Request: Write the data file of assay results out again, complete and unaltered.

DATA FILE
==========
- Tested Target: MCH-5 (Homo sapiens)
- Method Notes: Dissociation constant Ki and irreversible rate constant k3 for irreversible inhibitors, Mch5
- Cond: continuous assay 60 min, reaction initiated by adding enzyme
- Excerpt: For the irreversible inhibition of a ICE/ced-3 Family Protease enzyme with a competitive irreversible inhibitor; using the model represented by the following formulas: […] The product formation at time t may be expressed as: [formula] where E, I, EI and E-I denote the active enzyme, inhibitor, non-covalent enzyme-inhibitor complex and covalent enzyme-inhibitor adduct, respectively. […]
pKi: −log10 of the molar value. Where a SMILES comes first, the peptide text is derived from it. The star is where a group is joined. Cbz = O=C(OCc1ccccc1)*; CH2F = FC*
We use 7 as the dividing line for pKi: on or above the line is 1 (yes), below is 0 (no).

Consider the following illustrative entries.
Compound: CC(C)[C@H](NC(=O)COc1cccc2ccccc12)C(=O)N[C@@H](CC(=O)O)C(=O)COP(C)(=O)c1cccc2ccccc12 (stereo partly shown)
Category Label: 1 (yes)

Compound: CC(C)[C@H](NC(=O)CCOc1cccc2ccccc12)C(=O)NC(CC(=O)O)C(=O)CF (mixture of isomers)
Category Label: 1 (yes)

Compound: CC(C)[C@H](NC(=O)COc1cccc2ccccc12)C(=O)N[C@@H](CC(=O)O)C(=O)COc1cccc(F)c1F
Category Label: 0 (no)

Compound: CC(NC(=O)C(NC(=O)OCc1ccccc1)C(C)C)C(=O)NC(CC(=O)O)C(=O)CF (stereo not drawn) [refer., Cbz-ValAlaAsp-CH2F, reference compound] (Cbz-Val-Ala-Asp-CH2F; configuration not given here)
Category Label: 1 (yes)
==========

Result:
- Tested Target: MCH-5 (Homo sapiens)
- Method Notes: Dissociation constant Ki and irreversible rate constant k3 for irreversible inhibitors, Mch5
- Cond: continuous assay 60 min, reaction initiated by adding enzyme
- Excerpt: For the irreversible inhibition of a ICE/ced-3 Family Protease enzyme with a competitive irreversible inhibitor; using the model represented by the following formulas: […] The product formation at time t may be expressed as: [formula] where E, I, EI and E-I denote the active enzyme, inhibitor, non-covalent enzyme-inhibitor complex and covalent enzyme-inhibitor adduct, respectively. […]
pKi: −log10 of the molar value. Where a SMILES comes first, the peptide text is derived from it. The star is where a group is joined. Cbz = O=C(OCc1ccccc1)*; CH2F = FC*
We use 7 as the dividing line for pKi: on or above the line is 1 (yes), below is 0 (no).

Consider the following illustrative entries.
Compound: CC(C)[C@H](NC(=O)COc1cccc2ccccc12)C(=O)N[C@@H](CC(=O)O)C(=O)COP(C)(=O)c1cccc2ccccc12 (stereo partly shown)
Category Label: 1 (yes)

Compound: CC(C)[C@H](NC(=O)CCOc1cccc2ccccc12)C(=O)NC(CC(=O)O)C(=O)CF (mixture of isomers)
Category Label: 1 (yes)

Compound: CC(C)[C@H](NC(=O)COc1cccc2ccccc12)C(=O)N[C@@H](CC(=O)O)C(=O)COc1cccc(F)c1F
Category Label: 0 (no)

Compound: CC(NC(=O)C(NC(=O)OCc1ccccc1)C(C)C)C(=O)NC(CC(=O)O)C(=O)CF (stereo not drawn) [refer., Cbz-ValAlaAsp-CH2F, reference compound] (Cbz-Val-Ala-Asp-CH2F; configuration not given here)
Category Label: 1 (yes)